Note: This restaurant is now closed.
Shoshannah Hafner is shy. The 43-year-old chef and co-owner of Honey (with her husband Doug) speaks softly, thoughtfully, and rarely makes direct eye contact with anyone when she emerges nightly from the kitchen to have a seat at the bar. She’s also tiny and pretty in a Lisa Loeb way, without any of the weight characteristic of a chef. The only reason any of this matters is that it’s a contrast to the food she’s become known for since opening Honey five years ago: zaftig portions in bold, nearly raucous dishes of homespun beauty at bargain basement prices. Immense bricks of Creole meatloaf draped in tasso ham gravy. Burgers topped with bacon, guacamole, tomato, and red onion that beg to be halved. Vegetarian fare—there’s almost always a tofu dish or crisped polenta cakes with seasonal accoutrements on offer—and towering, pie-eyed desserts. The menu carries a dozen or more dishes that are better than your bubby’s on most days, and are at the very least intriguing on the occasions that they falter (a sauce that’s too pasty, a custard too grainy).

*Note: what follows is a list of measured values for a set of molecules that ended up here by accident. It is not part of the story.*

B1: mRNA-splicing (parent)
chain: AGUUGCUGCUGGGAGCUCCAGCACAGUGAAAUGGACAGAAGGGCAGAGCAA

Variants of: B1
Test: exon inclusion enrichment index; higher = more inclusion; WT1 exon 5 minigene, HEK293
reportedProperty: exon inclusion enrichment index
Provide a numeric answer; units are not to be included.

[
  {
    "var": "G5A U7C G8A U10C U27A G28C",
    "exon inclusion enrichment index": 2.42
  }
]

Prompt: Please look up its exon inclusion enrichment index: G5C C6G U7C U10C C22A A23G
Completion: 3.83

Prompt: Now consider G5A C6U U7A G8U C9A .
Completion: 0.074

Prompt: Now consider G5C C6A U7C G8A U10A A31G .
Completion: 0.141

Like the food, the room is lively (which can translate to stridently loud when it’s full of babbling diners) and unpretentious but improbably cool: a 46-seat bistro-ish scene framed in horticultural prints, pouring craft beers and champagne cocktails at the bar, and driven by the likes of Keane and Etta James on the iPod playlist. Service varies; it can be at times quirky and is often slow, unless you happen to be under the care of Ben Smith, a three-year veteran who works every role—host, server, wine steward, bartender—simultaneously, and it would seem, effortlessly.
4034 Hamilton Ave., Northside
Not Ranked Since 2007